September 2020 Wine Club Rosé

Published by |

Guillaume Demoulin is the fourth generation of his family to farm the beautiful vineyards of Château de Trinquevedel. His great-grandfather, Eugène, bought the eighteenth-century château in 1936—an opportune decision that coincided with the establishment of Tavel’s A.O.C that same year. However timely, the vineyards were in terrible disrepair, and Eugène had an enormous task ahead. By 1960, the grapes were finally producing wine worthy of the Demoulin’s own bottlings, and the château had at last been restored to its former glory.

Tavel is renowned for delicious and memorable rosés, which only stands to reason given the appellation’s grand cru reputation today. Tavel is the only A.O.C. entirely made up of rosé, which prohibits any whites or reds from wearing the label of this Southern Rhône cru. No more than 60 percent of the final blend can be made up of the noble Grenache. In other appellations where rosé is made, it is often regarded as an afterthought—most of the grapes are frequently sourced from lesser parcels, as the lighter maceration of the grapes is seen as “wasting” precious juice. In Tavel, even the best parcels may contribute to the blend, yet another aspect that makes this cru so special.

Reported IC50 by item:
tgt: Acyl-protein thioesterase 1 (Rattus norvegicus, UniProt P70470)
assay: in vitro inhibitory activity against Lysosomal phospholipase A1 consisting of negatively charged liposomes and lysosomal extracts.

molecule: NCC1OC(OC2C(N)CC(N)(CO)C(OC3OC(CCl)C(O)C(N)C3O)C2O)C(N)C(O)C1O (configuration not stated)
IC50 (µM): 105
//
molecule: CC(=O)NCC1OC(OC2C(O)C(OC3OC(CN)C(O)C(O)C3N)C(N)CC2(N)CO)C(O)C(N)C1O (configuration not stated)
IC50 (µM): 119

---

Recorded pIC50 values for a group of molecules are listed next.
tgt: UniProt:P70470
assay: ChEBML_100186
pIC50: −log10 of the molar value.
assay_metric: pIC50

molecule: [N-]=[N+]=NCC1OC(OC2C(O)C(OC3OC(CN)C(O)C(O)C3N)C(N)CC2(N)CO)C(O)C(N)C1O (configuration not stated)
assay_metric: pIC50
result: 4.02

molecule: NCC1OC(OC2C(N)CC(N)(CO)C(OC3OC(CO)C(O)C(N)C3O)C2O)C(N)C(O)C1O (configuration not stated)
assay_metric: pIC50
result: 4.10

Guillaume, with the help of Céline, his wife, farms 32 hectares of vines that are situated in the hills of the Montagne Noire (Black Mountain). Their stony vineyards resemble those of the famous Châteauneuf, comprised of sand and quartzite galets roulés (rounded stones). The climate and sun exposure produce grapes with tremendous concentration and power. The rosés of Château de Trinquevedel consistently enjoy aromas of ripe, red berries with notes of the ubiquitous spicy, garrigue (the wild hillside vegetation of the Mediterranean Coast).

The 2018 vintage rosé is a blend of 40% Grenache Noir, 40% Clairette and 20% Syrah. The grapes undergo cold skin maceration for 12 to 48 hours in a cement tank. The wine is a blend of pressed juice and saignée (a term that refers to pulling juice from a tank of red wine). Alcoholic fermentation lasts 20 days and is then followed by malolactic fermentation in a cement tank. All fermentation is at 19°C. The wine is then aged for 18 to 20 months in enamel-lined stainless-steel tanks before being bottled.

This is an unusually rich and full-bodied rosé, with notes of wilted rose, blood orange, caramel, vanilla and pepper. The spicy finish lingers in the mouth for a long time.

This wine pairs well with Moroccan cuisine, confit of lamb, duck, and rich cheeses. This is a winter rosé. It will also cellar well for at least 5 years or more.

Categorised in:

This post was written by SFW&S